While energy suppliers are touting ethanol as a miracle solution — green, plentiful, renewable, etc. — the actual implications for developing nations are less than wonderful. This issue has became more salient over the past week as President Bush toured Latin America, talking up bio-fuels with the same evangelical zeal that he brings to so many other matters of state. Saulo Araujo, posting on the Grassroots International blog, recently offered these thoughts:
Latin America, especially Brazil, is seen as the potential supplier for the increasing demand for ethanol in the U.S. Some go so far as to say that the coming boom will lead to a new bio-fuel based power structure, a 21st century version of OPEC [Organization of Petroleum Exporting Countries]. Far from seeing this as an opportunity for independence and new political power, however, many Latin Americans are concerned that ethanol will be yet another commodity that the U.S. economy controls in the region.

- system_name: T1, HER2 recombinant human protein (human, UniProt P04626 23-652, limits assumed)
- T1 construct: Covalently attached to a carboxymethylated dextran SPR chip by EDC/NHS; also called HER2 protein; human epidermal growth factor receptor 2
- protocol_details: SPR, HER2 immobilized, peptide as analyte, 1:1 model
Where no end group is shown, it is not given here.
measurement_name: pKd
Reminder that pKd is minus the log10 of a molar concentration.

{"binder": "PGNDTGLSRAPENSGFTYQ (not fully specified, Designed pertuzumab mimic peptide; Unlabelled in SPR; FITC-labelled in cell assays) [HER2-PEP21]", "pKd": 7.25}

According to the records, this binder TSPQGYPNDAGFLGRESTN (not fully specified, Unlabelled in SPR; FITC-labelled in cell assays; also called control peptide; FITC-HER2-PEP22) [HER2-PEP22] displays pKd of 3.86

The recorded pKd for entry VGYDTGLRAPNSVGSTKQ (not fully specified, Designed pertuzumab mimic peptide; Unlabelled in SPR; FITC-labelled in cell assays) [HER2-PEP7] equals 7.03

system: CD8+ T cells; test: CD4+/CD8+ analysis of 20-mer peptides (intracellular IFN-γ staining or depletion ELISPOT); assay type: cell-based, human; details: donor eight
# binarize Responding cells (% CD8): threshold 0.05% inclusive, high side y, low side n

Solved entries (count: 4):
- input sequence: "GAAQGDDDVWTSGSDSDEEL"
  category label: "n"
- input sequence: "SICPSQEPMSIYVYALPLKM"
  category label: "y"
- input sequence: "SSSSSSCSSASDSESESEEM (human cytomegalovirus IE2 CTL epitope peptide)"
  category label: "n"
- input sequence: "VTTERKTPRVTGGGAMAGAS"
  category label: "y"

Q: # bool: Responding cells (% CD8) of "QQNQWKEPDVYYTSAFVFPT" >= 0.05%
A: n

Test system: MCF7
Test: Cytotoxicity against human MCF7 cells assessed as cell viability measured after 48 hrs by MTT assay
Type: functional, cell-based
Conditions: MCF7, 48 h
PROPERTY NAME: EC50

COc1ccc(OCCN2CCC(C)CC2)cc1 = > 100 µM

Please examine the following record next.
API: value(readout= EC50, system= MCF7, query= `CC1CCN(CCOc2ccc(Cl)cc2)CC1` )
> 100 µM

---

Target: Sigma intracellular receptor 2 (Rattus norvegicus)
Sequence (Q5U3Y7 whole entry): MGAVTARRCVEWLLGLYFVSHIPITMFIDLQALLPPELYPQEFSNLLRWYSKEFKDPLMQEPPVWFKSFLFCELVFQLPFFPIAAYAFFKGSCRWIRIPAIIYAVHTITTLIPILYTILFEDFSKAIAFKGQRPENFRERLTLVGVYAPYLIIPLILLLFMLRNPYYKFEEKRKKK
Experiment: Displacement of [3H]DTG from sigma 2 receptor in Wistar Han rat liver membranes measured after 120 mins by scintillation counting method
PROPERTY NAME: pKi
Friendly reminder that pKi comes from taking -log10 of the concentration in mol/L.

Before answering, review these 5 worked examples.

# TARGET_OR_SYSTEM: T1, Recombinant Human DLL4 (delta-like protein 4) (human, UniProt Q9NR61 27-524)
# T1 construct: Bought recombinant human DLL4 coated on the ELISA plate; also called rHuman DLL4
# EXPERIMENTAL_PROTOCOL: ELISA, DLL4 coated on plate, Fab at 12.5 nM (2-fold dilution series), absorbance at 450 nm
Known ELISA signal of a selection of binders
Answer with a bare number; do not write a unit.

There IS another model of energy development and human development to be considered It focuses on projects that improve the food sovereignty of local regions, develop eco-friendly technologies and improve public transportation. Bio-fuels replicate many of the same power relationships, social inequities and environmental harms as the fossil-fuel economy, especially with respect to developing nations.
For more, check out the report “ The Myth of Biofuels” by Edivan Pinto, Marluce Melo and Maria Luisa Mendonca. “ Brazil’s Ethanol Plan Breeds Rural Poverty, Environmental Degradation,” by Isabella Kenfield, is also worth a look.